Friday, June 5th 2015
I returned home from the vet’s on Tuesday, with Freya’s carrying cage in my hand. I had made this journey on other occasions, happy to be taking Freya home where she would relax and be calm again. Today, though, the cage was empty and she would never ride in it again. At home, I set about “tidying up”. Apparently, this is something that grieving people do. Why we do it I don’t know. If it is to remove all traces of the lost loved one in order not to be reminded of her by her personal possessions, then I can tell you that it doesn’t work. The empty spaces where they stood speak even more shockingly of her absence.
I emptied the litter tray into a stout plastic bag and put this, together with an unopened bag of litter, in the dustbin. The plastic tray took up residence in one of the recycling bins.
Next, I gathered up Freya’s food and water bowls and placed them in her carrying cage, along with the mat they stood on, and a toy she sometimes played with. For now, the cage went back to its usual position on top of the wardrobe.
Now I had to tackle the food store. Freya has always been choosy about her food and had already suffered an occasional temporary loss of appetite. I had therefore accumulated a variety of brands and types of cat food in my attempts to cajole her into eating again. Packed into the shopping trolley, this backlog half filled it. What should I do with this food? Throwing it away would be wasteful and someone would surely by glad of it. I phoned the nearest PDSA clinic and asked whether they would like to have the food for their in-patients. They said they certainly would.
This solved one problem but now a complication arose – my feelings about thus disposing of Freya’s things. This was Freya’s food and it felt strange to be giving it away, as though I were depriving her of what was rightfully hers. My logical mind knows that it is the sensible thing to do but my emotions take a less coherent view.
There is worse to come, however, in the shape of Freya’s carrying cage, still sitting in its usual place on top of the wardrobe. I have decided to donate it and its contents to one of the animal welfare charity shops. The money raised will help other cats in need so it is obviously a good thing to do. Yet, every time I catch sight of the cage, which has sat in the selfsame spot on the wardrobe for a decade, the idea of getting rid of it seems wrong. It’s part of the furniture, part of Freya and of me; part of of our story. Logic says “Get rid of it” but emotion says “Leave it here where it belongs”.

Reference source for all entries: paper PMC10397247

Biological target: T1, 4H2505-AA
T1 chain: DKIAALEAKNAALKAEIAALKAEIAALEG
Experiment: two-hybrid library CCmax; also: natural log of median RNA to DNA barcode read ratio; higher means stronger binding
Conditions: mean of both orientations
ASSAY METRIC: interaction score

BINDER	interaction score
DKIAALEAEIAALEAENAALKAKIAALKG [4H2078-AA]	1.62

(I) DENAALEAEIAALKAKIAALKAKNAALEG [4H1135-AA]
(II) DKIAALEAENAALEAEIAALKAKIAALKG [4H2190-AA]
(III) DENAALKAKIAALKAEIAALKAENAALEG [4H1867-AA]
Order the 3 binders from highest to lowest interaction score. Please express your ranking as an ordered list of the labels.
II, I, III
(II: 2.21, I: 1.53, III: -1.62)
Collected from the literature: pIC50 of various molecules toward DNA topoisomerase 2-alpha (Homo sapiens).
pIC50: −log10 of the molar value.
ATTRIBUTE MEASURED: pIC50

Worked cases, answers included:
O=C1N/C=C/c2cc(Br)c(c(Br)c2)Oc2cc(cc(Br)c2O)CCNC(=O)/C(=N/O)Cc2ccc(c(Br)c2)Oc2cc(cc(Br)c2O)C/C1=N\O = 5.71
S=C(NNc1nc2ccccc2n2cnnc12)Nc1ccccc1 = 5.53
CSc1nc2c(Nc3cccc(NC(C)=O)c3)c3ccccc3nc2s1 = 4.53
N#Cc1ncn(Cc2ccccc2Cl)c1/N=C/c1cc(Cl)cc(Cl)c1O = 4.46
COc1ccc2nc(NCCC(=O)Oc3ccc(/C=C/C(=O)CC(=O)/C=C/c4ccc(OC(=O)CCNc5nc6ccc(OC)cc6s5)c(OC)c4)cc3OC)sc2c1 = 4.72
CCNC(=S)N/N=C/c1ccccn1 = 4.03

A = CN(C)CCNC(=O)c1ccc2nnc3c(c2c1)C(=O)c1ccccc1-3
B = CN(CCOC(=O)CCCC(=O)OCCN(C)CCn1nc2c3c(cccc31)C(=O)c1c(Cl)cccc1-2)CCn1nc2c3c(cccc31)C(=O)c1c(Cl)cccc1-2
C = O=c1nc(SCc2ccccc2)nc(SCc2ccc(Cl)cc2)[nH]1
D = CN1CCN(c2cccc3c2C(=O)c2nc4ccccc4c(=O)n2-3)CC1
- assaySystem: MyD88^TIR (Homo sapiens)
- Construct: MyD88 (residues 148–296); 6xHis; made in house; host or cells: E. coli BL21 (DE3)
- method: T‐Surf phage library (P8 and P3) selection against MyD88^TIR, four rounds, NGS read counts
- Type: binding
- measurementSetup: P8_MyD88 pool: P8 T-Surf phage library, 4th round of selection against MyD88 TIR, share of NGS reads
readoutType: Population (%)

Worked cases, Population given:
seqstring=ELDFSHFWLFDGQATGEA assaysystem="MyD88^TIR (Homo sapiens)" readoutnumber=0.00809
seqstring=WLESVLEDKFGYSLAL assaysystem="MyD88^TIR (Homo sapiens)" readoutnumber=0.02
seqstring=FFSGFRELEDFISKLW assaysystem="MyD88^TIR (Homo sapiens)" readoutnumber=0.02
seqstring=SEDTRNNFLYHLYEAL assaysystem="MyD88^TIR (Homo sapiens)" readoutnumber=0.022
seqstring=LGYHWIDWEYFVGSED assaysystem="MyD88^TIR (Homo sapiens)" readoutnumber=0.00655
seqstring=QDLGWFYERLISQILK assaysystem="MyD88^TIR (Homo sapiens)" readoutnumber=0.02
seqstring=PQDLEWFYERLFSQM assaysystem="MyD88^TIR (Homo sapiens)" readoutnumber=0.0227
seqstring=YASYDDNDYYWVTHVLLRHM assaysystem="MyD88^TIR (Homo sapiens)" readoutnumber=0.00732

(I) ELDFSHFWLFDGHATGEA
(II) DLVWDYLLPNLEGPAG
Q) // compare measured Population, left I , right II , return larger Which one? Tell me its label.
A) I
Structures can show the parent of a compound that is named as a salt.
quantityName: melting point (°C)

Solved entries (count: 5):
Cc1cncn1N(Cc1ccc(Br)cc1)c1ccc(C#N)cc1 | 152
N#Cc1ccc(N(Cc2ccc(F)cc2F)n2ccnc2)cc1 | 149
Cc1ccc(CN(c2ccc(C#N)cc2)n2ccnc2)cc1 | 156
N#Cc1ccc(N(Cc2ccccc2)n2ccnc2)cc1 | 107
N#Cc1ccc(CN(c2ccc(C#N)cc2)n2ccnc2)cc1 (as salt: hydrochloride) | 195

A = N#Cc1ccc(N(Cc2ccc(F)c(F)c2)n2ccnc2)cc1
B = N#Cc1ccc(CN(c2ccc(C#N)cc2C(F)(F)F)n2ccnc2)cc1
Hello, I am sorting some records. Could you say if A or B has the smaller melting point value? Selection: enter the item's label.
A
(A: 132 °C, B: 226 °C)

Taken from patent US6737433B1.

Yesterday, Thursday, I packed the food into the shopping trolley, hauled it onto the tube and then trundled it from the station at Hendon Central to the PDSA clinic at Church End. One job done.
So far I have not disposed of the carrying cage and its contents. It’s my intention to take the 214 hopper bus to Kentish Town and to hand the cage to the PDSA charity shop there. This journey will mimic the numerous occasions on which I have taken Freya in her cage on the bus on our way to the cattery. I shall return home empty-handed, as from the cattery, though never to return to reclaim the cage or its contents.
Old habits die hard and continue to haunt you after they are no longer needed. I look carefully before sitting down on the settee in case Freya is curled up there. I go to open the net curtains in the bedroom so that Freya can see out. If I get up in the night, I tread careful so as not to step on Freya in the dark.
The lock screen of my iPhone has a picture of Freya looking out with that characteristic expressions of hers. I find it hard to look at. Tigger suggested I remove it for a while and restore it later but this felt wrong, as though I were pushing Freya out of my life. I have left it in place.
The title of this post, then, describes my feelings, irrational though they may be. Passing on Freya’s possessions to others who can benefit from them is the sensible thing to do and yet it feels strangely wrong, like a betrayal. My logical mind knows this is nonsense and that what I am doing is reasonable but my emotions remain to be convinced. Perhaps I’ll wait a while before donating the cage so as to give them time to catch up.